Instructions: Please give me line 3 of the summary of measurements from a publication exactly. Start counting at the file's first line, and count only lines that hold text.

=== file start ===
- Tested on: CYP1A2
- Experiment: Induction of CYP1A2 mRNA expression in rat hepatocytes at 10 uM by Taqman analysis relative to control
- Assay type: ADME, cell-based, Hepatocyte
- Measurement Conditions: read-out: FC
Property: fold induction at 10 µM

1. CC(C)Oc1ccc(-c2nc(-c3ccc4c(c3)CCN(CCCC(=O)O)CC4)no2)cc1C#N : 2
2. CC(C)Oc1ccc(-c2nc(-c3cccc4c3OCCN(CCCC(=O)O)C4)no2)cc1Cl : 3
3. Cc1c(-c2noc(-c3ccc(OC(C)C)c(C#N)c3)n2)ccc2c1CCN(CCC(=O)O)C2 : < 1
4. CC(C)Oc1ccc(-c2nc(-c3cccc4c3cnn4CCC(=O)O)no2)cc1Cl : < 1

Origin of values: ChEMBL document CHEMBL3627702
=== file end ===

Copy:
- Assay type: ADME, cell-based, Hepatocyte